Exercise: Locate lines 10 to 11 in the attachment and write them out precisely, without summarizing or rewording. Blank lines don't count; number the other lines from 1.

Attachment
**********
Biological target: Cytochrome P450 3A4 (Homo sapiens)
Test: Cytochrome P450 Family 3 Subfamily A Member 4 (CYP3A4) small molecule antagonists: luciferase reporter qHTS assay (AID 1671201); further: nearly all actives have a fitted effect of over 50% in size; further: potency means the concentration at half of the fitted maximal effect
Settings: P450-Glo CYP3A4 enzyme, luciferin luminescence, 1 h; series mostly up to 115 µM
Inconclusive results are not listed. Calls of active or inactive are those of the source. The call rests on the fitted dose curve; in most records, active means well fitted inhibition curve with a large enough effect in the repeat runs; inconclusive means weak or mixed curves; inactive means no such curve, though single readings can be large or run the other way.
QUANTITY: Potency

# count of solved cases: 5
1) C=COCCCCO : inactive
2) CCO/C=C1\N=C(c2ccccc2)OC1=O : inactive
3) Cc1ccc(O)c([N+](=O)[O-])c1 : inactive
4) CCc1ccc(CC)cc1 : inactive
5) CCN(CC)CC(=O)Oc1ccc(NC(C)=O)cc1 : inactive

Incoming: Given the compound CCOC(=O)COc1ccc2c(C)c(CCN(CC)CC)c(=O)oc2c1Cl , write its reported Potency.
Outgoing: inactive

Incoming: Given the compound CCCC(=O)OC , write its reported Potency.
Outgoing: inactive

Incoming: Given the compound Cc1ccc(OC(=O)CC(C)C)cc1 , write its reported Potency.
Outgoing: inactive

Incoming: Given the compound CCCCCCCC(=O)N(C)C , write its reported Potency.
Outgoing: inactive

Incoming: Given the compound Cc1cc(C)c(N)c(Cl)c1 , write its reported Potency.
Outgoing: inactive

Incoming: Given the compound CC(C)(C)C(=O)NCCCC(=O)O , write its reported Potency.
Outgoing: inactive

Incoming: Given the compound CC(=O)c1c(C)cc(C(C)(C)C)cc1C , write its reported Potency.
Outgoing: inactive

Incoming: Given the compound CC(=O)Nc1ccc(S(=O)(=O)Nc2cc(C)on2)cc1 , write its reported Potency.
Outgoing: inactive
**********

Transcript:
4) CCc1ccc(CC)cc1 : inactive
5) CCN(CC)CC(=O)Oc1ccc(NC(C)=O)cc1 : inactive